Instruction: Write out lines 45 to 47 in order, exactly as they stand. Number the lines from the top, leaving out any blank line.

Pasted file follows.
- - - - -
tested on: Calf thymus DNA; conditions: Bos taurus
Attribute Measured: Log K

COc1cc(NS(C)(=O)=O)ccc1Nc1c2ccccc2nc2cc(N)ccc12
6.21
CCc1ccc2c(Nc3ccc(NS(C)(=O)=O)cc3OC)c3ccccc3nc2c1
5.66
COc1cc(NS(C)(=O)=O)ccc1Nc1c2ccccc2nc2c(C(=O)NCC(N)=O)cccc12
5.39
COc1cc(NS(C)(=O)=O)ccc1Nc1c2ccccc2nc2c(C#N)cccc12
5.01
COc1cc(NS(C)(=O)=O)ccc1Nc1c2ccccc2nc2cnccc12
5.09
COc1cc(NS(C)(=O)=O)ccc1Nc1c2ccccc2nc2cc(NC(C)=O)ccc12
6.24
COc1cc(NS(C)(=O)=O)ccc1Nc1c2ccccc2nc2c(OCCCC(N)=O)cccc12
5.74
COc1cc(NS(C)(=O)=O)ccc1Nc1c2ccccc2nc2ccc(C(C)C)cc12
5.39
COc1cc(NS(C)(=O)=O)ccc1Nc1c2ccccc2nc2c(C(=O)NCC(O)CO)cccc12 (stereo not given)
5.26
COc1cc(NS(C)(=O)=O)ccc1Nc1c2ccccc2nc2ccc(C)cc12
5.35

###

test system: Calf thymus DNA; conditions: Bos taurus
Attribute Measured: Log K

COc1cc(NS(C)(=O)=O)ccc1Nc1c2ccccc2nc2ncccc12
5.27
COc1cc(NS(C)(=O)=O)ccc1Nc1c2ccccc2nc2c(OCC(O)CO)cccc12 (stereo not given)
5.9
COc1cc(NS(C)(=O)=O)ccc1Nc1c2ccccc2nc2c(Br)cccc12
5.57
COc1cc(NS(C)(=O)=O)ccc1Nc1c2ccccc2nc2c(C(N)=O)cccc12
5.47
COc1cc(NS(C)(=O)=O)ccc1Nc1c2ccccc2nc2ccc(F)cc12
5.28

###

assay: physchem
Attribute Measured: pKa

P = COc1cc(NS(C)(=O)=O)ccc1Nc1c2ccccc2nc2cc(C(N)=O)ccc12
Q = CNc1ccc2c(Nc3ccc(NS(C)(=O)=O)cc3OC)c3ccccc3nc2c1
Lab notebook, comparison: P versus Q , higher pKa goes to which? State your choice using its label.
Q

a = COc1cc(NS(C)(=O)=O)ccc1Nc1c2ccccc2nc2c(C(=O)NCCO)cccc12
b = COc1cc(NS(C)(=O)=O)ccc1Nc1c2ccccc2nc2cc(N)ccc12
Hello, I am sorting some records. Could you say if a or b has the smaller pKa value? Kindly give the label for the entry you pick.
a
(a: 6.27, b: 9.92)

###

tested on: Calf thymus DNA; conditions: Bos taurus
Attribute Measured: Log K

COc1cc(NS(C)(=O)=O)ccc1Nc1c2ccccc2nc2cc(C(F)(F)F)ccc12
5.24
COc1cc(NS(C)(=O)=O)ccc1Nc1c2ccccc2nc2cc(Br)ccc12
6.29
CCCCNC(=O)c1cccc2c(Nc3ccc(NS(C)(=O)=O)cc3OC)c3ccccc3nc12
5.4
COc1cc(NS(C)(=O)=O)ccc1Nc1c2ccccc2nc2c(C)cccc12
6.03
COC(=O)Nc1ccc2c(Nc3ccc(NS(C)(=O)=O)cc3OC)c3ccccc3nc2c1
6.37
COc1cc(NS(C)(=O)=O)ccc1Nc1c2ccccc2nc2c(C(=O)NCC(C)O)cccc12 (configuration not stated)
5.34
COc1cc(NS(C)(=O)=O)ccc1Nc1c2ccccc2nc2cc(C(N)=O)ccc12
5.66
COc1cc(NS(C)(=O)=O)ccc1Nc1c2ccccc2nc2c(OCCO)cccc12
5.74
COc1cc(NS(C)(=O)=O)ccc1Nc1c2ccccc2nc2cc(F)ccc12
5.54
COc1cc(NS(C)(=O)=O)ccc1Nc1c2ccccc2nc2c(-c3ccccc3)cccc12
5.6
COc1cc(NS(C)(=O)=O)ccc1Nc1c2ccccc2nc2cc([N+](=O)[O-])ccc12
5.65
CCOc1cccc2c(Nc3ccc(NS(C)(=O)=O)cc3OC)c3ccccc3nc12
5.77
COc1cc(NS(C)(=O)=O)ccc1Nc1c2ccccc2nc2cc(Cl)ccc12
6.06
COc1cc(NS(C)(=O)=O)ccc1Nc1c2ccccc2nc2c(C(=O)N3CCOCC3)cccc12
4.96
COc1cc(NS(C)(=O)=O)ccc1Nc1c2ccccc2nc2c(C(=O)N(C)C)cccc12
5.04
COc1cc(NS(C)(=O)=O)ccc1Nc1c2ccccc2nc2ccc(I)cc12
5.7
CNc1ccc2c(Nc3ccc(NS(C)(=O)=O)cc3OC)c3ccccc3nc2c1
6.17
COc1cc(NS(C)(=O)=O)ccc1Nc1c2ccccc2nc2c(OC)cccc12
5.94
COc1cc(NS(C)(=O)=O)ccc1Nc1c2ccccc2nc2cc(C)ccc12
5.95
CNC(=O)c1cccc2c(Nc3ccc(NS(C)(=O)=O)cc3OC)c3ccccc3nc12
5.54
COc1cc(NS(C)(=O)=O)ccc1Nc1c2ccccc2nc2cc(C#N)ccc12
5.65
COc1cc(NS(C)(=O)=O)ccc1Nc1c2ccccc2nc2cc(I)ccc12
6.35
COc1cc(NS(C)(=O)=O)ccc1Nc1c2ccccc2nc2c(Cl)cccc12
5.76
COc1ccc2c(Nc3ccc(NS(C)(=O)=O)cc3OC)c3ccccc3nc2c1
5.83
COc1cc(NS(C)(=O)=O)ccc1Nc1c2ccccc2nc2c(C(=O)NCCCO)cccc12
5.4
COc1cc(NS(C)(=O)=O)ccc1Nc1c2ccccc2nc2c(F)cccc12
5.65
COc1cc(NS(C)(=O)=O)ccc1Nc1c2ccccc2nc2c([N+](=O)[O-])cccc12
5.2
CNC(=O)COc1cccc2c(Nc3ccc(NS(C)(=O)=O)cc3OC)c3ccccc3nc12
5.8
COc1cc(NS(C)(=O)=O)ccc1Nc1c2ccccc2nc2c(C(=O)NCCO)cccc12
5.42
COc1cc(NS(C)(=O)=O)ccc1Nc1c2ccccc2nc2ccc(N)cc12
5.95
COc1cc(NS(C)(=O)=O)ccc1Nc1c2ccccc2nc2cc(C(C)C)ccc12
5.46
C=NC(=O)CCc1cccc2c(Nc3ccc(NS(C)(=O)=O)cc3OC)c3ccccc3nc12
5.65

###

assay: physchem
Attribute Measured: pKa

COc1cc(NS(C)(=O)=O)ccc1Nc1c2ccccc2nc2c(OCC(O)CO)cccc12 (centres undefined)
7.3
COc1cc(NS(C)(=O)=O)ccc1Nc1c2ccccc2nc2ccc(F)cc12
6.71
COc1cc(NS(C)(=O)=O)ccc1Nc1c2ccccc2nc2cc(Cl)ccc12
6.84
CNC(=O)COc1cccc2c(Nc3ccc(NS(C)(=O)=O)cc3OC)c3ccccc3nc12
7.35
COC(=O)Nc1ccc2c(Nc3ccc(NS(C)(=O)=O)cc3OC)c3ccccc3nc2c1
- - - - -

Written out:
Hello, I am sorting some records. Could you say if a or b has the smaller pKa value? Kindly give the label for the entry you pick.
a
(a: 6.27, b: 9.92)